India's Christians ask: What would Gandhi do?
St. Thomas brought the faith to the subcontinent in 52 a.d. and Gandhi called for peace and plurality -- but persecution is growing.
The next day, the extremists made good on their threats and returned. They searched for the Christians from home to home in the village, then beat them publicly – this time vowing to attack local churches and kill the converts’ Christian friends, who are not foreign missionaries but Indian neighbors and co-workers.
Christianity is India’s third-largest religion. The faith was brought to the subcontinent by the Apostle Thomas, who arrived in Kerala in 52 a.d. to spread the Gospel. Christianity was well-rooted in India by the 3rd century, even before it spread to some nations of Europe.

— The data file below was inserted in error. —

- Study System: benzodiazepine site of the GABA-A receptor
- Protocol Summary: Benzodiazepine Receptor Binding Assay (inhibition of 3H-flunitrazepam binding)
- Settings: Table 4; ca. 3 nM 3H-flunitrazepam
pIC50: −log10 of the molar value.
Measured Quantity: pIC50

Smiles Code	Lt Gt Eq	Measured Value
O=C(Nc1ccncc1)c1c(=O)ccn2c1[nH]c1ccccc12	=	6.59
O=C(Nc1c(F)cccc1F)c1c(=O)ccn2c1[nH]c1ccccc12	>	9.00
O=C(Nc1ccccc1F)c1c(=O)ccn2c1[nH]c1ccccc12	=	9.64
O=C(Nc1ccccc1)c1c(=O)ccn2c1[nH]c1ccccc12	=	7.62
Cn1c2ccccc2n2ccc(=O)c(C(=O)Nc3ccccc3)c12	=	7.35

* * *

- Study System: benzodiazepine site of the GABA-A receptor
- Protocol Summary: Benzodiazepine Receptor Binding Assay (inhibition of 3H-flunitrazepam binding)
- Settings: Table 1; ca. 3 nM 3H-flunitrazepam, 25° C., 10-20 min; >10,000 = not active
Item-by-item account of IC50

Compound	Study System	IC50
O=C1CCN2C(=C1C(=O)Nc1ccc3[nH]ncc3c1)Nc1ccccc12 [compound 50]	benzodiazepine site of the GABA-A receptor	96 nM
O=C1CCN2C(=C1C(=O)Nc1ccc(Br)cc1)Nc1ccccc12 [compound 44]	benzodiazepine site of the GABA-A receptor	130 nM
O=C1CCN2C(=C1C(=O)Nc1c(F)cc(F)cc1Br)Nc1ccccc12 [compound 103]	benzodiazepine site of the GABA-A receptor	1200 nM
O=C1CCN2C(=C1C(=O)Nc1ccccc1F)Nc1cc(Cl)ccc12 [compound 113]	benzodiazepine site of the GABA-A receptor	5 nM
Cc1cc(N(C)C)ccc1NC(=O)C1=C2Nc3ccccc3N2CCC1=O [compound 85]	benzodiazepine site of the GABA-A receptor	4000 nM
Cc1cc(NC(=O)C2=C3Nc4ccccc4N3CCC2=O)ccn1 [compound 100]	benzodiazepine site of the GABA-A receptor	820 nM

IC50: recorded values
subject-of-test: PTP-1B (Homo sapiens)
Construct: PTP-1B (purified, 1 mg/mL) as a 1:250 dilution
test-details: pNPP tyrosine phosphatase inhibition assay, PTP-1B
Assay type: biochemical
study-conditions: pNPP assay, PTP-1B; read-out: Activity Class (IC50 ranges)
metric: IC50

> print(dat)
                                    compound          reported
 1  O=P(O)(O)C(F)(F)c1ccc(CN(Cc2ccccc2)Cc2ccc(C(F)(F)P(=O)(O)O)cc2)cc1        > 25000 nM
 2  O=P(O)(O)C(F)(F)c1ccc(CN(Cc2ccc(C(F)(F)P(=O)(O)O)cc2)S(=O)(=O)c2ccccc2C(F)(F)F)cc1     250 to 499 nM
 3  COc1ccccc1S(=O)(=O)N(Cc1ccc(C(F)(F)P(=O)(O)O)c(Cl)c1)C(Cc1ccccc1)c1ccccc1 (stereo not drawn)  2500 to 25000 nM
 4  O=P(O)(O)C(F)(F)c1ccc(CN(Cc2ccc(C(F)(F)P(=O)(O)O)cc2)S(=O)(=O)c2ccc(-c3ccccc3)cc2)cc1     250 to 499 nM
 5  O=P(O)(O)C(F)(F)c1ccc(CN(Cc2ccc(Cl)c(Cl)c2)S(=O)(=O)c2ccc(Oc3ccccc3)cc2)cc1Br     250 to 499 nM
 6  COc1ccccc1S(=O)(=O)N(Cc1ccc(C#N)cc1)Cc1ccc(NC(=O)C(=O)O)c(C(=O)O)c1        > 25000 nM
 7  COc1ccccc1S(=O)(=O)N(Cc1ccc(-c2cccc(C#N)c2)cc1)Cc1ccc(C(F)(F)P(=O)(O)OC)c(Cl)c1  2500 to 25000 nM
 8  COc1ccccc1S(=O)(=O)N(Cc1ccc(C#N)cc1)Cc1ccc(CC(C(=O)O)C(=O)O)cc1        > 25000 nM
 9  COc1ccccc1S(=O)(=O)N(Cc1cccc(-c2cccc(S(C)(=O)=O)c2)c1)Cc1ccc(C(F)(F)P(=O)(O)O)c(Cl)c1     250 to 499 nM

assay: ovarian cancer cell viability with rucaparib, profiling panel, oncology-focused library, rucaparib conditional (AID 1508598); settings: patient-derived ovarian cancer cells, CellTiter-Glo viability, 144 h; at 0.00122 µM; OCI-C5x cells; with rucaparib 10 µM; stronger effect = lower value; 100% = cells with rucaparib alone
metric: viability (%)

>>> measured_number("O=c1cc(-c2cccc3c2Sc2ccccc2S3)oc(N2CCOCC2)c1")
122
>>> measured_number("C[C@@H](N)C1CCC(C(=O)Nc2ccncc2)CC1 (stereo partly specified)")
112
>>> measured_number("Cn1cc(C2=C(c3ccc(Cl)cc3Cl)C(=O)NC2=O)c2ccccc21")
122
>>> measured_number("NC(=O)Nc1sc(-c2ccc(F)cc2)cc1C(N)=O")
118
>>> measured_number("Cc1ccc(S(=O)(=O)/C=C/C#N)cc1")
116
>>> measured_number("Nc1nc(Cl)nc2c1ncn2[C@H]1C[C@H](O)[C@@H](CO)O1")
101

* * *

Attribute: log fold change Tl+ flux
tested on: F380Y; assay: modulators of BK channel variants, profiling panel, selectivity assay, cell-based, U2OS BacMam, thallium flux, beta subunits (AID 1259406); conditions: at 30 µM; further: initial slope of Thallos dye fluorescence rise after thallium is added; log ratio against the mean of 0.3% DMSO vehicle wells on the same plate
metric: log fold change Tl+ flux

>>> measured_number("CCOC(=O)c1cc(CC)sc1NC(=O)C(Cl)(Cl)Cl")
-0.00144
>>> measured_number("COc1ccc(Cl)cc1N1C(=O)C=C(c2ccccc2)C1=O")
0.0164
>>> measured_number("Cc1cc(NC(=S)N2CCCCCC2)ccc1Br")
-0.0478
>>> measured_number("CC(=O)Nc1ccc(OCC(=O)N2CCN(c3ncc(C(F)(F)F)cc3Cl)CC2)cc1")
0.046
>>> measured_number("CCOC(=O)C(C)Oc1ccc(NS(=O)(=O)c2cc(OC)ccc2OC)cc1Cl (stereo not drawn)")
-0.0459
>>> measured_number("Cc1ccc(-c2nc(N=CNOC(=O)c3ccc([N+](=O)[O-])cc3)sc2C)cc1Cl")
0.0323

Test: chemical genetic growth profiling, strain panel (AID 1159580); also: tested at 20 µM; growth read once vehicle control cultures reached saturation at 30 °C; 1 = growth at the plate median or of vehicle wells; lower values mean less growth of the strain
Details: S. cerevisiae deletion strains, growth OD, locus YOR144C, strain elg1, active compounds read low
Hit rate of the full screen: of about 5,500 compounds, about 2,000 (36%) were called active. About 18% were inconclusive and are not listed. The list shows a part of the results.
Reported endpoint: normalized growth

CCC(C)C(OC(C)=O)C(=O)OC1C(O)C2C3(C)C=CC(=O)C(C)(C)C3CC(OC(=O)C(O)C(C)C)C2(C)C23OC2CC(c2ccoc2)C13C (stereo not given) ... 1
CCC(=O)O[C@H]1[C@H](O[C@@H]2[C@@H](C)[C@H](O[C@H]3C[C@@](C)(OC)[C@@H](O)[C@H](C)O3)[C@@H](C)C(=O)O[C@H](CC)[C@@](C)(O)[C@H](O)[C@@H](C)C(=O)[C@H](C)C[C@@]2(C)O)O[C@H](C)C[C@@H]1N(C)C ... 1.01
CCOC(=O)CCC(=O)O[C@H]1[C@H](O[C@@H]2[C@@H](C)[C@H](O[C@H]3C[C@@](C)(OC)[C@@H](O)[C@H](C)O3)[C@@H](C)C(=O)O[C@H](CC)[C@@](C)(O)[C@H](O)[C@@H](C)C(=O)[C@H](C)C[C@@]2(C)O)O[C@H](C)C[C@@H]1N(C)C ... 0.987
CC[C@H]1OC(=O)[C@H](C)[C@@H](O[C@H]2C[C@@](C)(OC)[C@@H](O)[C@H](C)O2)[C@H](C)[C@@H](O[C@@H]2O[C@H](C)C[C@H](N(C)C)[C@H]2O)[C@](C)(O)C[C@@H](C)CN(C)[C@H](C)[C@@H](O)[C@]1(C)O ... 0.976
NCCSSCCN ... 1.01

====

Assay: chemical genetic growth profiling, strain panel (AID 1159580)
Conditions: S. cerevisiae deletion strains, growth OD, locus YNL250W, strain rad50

Nevertheless, the majority religion is Hinduism. In the recent incidents, extremists offered a simple solution: the Christian converts could return to Hinduism by participating in a ceremony at a local temple.
Following Gandhi's example, the new Christians refused. “Religion is a matter of the heart,” he once proclaimed. “No physical inconvenience can warrant abandonment of one’s own religion.”
He also wrote: “Are creeds such simple things like the clothes which a
man can change at will and put on at will? Creeds are such for which people live for ages and ages.”
One cannot give up the truth when faced with ridicule or public humiliation, Gandhi taught: “An error does not become truth by reason of multiplied propagation, nor does truth become error because nobody will see it.”